The pilot will be a small tube ending in an open flame. Nearby you should locate the gas control valve, which manages gas flow to the pilot and burner. This resembles a spigot and is controlled manually via knobs or digitally on electronic ignitions.
While the position differs across water heater models, the pilot and valve are typically situated close together. Ensure you’ve identified both before proceeding with lighting instructions. If you cannot locate them, call Ryde Plumbing to avoid unsafe handling.
Steps to Relight the Pilot Light
The process of relighting your pilot will be similar across most gas water heater brands and models. The key differences lie with manual knob controlled versus electronic push button ignitions. Follow the steps below based on your system:
Manual Gas Control Valve
- Turn the gas control valve clockwise to the ‘off’ position marked with an * to cut off the gas supply.
- Open the access panel and smell for gas leaks. If any scent is detected, exit immediately and call Ryde Plumbing.
- Set a 5 minute timer and wait for any built up gas to dissipate.
- Facing away from the pilot, use a long barbecue lighter to light your pilot while pressing the gas control knob inward.
- Continue holding the knob down for 30-60 seconds as you light pilot to allow gas flow until the flame remains steadily lit when released.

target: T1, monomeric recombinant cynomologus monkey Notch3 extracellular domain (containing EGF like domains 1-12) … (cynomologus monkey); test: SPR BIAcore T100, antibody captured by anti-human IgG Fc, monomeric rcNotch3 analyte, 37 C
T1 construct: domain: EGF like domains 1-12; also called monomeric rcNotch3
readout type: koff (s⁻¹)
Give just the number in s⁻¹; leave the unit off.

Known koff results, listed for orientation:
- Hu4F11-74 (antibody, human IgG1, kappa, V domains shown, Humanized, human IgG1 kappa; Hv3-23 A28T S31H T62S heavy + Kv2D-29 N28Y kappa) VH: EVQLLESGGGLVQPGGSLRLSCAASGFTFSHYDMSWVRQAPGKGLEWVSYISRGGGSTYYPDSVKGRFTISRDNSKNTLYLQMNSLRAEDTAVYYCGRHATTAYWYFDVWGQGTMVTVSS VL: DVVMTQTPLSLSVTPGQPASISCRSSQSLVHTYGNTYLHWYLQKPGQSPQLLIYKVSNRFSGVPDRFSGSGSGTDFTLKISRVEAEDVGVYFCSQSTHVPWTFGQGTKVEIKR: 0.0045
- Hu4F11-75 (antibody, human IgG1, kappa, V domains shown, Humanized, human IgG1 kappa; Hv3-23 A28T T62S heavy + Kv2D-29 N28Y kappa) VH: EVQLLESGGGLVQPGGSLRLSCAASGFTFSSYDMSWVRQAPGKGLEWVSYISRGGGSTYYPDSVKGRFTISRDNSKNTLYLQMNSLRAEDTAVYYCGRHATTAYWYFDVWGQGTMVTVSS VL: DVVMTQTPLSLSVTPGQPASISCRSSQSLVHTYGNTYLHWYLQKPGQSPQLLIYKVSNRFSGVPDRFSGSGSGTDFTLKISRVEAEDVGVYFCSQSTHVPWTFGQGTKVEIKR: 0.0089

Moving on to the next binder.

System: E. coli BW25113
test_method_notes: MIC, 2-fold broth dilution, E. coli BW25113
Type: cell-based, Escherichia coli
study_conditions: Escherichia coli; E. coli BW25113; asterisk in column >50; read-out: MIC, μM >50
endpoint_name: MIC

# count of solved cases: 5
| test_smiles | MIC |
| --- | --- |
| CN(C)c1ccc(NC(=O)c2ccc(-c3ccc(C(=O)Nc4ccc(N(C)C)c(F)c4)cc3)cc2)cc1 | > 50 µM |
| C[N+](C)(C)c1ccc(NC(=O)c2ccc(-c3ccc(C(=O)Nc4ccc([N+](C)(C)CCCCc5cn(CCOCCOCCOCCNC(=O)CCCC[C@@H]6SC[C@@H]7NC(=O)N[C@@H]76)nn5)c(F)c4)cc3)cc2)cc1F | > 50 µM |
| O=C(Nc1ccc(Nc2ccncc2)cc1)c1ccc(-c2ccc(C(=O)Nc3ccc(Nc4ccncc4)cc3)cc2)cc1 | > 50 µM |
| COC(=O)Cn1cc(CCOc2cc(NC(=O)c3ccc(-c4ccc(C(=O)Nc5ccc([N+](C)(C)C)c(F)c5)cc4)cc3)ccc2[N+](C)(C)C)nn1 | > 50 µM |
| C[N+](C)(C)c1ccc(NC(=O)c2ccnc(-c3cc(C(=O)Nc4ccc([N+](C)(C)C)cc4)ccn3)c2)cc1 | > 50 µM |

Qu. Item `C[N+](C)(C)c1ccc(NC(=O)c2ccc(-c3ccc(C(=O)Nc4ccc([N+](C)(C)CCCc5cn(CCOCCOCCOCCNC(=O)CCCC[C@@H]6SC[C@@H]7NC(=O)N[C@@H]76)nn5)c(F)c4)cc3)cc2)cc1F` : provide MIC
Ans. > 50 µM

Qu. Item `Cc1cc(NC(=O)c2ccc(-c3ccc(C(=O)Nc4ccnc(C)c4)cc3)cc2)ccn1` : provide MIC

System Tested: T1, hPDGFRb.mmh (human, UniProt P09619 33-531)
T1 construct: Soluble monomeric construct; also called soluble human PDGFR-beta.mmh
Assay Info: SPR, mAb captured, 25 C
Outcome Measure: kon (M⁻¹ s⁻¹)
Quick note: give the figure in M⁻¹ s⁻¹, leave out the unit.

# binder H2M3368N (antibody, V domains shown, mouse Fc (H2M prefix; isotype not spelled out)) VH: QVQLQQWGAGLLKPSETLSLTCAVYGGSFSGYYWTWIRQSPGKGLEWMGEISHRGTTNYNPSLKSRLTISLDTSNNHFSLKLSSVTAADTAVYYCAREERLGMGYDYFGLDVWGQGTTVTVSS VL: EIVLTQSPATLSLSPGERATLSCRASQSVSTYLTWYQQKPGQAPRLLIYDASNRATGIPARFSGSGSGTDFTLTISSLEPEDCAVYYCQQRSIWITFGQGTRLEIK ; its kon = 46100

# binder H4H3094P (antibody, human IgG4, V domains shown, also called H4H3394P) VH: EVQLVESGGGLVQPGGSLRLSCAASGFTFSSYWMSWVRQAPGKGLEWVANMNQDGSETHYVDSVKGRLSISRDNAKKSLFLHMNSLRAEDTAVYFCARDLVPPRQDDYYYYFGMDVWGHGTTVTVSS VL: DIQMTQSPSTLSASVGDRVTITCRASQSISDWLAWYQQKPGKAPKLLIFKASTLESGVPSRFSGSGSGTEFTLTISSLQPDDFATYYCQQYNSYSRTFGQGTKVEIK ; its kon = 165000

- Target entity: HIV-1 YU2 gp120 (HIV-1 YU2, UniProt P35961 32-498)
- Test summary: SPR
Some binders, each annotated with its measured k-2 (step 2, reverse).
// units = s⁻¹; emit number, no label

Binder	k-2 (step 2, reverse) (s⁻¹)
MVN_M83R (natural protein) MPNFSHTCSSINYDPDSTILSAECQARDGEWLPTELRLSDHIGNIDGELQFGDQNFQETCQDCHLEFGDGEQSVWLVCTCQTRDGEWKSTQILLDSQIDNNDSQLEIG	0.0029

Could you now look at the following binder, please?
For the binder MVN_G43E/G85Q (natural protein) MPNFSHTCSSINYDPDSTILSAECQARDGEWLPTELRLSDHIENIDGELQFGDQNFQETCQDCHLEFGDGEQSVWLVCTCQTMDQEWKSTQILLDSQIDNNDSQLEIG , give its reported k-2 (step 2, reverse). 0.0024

- If the flame goes out upon release, repeat steps 3-5 up to 3 times until the blue pilot flame stays lit.
- Turn the gas control knob counter clockwise to ‘on’ once the pilot holds.
- Rotate the gas control switch to the ‘off’ position.
- Open the panel, check for gas leaks and allow 5 minutes to dissipate as needed.
- Push the igniter button continuously for up to 90 seconds until pilot lights.
- If unsuccessful after 3 attempts, follow your manual troubleshooting before trying again.
- Once lit, release the igniter button and turn the gas control to ‘on’.
If you cannot get the pilot to remain lit after following these instructions, contact Ryde Plumbing immediately for professional assistance to avoid risks.
Troubleshooting: When the Pilot Light Won’t Stay Lit
If after multiple attempts your newly lit pilot flame continues to go out, there are a few key troubleshooting tips to try:
- Ensure the thermocouple or flame sensor is properly aligned in the pilot assembly flame.
- Check for obstructions or kinks in the gas supply line that could be limiting flow.
- Inspect if the pilot orifice or hood are blocked from debris or dirt buildup.
- See if the gas metre, regulator or manual gas control valve are functioning properly.
- Test that electronic igniters are sparking and piezo igniters clicking properly.
Failing these basic troubleshooting steps, underlying issues like a faulty thermocouple, corroded piping, or metre malfunction may be to blame. Continuing to attempt to relight your pilot in these instances risks further system damage or dangerous gas leaks.